Things were going pretty smoothly (the engine is still racing a bit in neutral, but otherwise handled fine) until I came around Tecpán, and found myself being menaced by the driver (and his assistant, who was hanging out of the door) of a Marquensita bus. I had passed him on an uphill stretch, and then the road briefly narrowed down to one lane, and then widened out again to 2 lanes. I was in the right hand lane and he was in the left hand lane and there was a pretty long stretch ahead of us where there are two lanes in each direction. So, if he wanted to pull ahead of me, he could easily have done so. However, he decided that he wanted to run me off the road apparently, and pulled very close to my car. I gestured to the assistant, trying to convey, "What's up?" But before I had a chance to slow down (I didn't want to go into a skid, so I just let up on the gas a little), the driver swerved very deliberately into my lane, smashing into the side of my car and knocking me into a fairly deep section of the concrete-lined drainage ditch that runs along much of the highway. The assistant, still hanging out the door, waved his arms gleefully, expressing his satisfaction with my predicament, and they sped off down the road, leaving me sideways in my car.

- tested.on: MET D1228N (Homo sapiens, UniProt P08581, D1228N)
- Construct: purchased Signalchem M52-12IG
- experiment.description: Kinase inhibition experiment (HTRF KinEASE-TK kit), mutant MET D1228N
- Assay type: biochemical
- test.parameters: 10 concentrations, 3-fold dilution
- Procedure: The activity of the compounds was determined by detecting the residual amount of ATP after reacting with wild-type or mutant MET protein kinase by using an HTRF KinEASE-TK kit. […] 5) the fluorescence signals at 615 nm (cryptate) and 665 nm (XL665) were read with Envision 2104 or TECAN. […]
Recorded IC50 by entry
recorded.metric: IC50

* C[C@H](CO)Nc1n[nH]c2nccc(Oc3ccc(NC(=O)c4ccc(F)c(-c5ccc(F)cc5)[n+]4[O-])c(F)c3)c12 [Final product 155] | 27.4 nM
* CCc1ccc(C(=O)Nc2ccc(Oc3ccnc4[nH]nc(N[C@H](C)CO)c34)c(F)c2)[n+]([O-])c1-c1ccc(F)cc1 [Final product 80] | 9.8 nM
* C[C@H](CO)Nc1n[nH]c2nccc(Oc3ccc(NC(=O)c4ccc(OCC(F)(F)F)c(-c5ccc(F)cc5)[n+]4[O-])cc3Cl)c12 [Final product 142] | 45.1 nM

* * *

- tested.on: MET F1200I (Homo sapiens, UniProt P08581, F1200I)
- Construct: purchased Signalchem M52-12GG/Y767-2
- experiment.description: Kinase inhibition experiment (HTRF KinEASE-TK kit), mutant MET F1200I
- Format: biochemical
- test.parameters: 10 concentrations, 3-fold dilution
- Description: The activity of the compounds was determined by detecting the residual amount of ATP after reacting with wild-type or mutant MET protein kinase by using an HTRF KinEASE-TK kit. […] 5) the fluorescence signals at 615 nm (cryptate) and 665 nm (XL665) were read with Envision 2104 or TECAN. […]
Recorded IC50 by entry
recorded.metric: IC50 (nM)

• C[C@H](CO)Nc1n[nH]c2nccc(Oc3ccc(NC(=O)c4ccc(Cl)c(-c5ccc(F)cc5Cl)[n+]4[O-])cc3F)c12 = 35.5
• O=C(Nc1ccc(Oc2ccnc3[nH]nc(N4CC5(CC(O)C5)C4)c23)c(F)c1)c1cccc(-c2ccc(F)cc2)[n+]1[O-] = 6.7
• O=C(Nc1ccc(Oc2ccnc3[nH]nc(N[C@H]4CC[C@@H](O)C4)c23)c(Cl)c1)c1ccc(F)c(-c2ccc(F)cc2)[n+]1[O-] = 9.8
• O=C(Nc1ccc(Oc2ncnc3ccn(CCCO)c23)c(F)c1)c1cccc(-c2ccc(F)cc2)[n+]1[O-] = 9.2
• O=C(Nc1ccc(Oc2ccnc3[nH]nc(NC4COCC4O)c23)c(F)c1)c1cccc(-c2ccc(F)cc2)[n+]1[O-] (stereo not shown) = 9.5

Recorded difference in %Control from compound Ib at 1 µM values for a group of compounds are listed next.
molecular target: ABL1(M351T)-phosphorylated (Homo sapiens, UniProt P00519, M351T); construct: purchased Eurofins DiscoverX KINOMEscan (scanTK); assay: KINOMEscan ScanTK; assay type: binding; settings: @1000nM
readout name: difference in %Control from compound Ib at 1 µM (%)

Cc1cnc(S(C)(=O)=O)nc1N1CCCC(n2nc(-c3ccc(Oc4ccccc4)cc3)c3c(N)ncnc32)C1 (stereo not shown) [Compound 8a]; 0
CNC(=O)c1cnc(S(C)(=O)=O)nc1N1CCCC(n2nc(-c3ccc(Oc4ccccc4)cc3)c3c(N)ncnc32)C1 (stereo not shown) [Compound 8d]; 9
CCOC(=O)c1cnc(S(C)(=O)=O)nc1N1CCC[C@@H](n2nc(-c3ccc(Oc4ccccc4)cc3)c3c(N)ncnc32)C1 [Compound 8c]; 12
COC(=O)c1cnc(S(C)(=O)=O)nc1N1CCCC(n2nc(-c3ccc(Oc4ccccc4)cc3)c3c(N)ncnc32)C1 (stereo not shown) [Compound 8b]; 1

Miraculously I was not hurt at all, the car was not seriously damaged. At first I couldn't lift the driver's side door, and thought it was damaged but it was just the weight -- the car was nearly on its side. I crawled out and assessed the situation. A man on a bicycle, on his way home from work, stopped, and then another man walked over, while a few women just watched (I have yet to have a woman help me out on the road). The two of them tried pushing -- I climbed back into, started the engine, and put the car into reverse. The ditch was much shallower behind me and if we got it back far enough I could get back on the road.  Two men were not enough, but a third materialized (people are always materializing in the most unexpected places here) on the other side of the road, with his wife on the back of a motorcycle. He left her and the cycle and came across to help, and between them, they pushed the car and guided me since it was hard to figure out how to steer it in a sideways position in a ditch. The other challenge was the traffic: cars and trucks and buses whiz along the Panamerican highway at breakneck speeds and I was at a slight curve in the road. One of the men, the first one who stopped, produced a bright orange vest from his backpack (apparently he works on one of the many road crews out along the road) and used it to signal cars to go into the left hand lane. So, I cautiously edged my way backwards and into a more vertical position and then was finally able to push it into first gear and move forward. I pulled over and checked the damage: scratches and dents and a scrape on driver's side, but nothing worse that I could see. Opened the hood: nothing visibly wrong there. I only had a few small bills with me which I gave to the first man who had stopped.